Grand Forks recently spent around $6,000 to remove unoccupied trailers from the former motocross track at the top of Morrissey Creek Road. Two trailers were hauled from the area starting Tuesday, Jan. 5, after city hall said they had been abandoned.
The bill, discussed at Wednesday’s (Jan. 20) meeting of the Grand Forks Social Services Advisory Group (SSAG), is the latest fallout from city hall’s longstanding dilemma about what to do with the site more commonly known as “Moto.” People experiencing homelessness have for years lived out of trailers and other vehicles parked at Moto, which is owned by the city and is not zoned for use as a campsite.
“It’s been used as a party spot for years,” city councillor and SSAG member Chris Moslin told The Gazette Thursday, Jan. 21.
“If we don’t do something to re-purpose that site, we’ll just have to clean it up again in a few years.”
Moslin highlighted that the $6,000 bill represents the city staff’s latest clean-up effort. Council passed resolutions last year directing staff to remove vehicles abandoned at Moto, but the city has no definite plans for Moto’s future.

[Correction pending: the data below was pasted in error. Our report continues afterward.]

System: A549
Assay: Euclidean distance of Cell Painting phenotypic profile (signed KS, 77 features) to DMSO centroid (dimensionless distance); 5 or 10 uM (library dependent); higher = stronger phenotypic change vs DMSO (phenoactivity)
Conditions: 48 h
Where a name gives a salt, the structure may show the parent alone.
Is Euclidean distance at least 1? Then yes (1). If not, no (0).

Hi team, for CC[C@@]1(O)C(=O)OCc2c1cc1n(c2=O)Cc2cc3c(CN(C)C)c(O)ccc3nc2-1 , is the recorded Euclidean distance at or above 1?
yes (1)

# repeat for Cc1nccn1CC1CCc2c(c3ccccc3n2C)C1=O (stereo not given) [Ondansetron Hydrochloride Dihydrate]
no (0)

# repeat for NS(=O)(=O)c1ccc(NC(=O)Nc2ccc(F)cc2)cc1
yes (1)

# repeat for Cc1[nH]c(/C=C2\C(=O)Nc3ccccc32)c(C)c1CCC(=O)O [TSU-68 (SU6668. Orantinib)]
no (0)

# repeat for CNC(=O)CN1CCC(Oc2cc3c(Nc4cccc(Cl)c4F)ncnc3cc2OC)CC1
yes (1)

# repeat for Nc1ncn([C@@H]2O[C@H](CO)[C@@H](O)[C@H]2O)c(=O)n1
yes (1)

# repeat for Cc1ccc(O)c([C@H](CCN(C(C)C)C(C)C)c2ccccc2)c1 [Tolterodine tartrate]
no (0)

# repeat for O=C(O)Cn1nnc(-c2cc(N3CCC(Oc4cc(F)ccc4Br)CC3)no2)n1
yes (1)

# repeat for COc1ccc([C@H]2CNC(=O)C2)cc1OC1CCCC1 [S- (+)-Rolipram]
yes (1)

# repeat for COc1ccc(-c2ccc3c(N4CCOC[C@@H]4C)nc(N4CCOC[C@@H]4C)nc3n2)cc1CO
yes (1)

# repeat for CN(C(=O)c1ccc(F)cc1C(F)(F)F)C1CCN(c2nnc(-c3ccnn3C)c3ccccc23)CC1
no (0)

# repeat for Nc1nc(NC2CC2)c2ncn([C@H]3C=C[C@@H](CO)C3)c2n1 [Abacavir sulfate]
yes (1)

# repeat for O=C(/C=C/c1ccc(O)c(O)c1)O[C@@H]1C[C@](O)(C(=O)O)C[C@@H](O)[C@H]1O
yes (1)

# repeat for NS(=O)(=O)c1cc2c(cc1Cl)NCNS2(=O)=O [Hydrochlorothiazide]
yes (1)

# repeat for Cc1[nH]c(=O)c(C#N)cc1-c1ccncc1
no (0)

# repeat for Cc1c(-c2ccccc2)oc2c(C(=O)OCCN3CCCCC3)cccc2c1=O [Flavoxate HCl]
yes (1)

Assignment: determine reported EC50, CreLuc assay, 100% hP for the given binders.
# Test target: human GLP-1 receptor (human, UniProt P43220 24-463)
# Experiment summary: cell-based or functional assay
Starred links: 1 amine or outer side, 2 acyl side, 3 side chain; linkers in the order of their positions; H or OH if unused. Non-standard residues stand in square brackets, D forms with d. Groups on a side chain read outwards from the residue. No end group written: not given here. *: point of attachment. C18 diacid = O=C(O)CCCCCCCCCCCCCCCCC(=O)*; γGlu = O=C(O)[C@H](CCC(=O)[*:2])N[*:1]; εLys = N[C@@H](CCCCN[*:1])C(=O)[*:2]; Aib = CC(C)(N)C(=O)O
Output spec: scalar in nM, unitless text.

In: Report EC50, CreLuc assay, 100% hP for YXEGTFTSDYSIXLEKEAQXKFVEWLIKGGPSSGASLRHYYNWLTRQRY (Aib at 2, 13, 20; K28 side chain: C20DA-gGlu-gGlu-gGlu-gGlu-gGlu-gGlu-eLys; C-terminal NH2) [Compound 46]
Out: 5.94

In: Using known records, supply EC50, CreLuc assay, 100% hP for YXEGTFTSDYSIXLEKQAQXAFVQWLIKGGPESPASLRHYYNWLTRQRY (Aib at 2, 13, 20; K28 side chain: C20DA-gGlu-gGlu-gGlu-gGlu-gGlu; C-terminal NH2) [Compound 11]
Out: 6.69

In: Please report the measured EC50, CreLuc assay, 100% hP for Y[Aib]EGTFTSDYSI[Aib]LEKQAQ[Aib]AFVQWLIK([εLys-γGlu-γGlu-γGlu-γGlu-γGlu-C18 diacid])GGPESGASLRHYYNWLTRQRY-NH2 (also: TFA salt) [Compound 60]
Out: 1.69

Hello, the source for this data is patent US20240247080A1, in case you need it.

Moslin said council has heard ideas about converting the site into a paid campsite or a bike park. Alternatively, Moslin suggested that existing barriers to campers could be beefed up, effectively walling off the area, “in which case the public wouldn’t be able to use it at all.”
There are at least 36 people experiencing homelessness in the Grand Forks area, SSAG heard from BC Housing’s Nanette Drobot last December. Meanwhile, BC Housing and Boundary Family Services, which fund and operate Grand Forks’ extreme weather shelter at the Old Hardy View Lodge, reported that the shelter provided beds for around 12 clients over the winter holidays.
Boundary Family Services’ Director Darren Pratt said the city’s recent removal of trailers at Moto has “meant the shift in the delivery of COVID-19 Outreach services to some former residents of Moto in different locations.”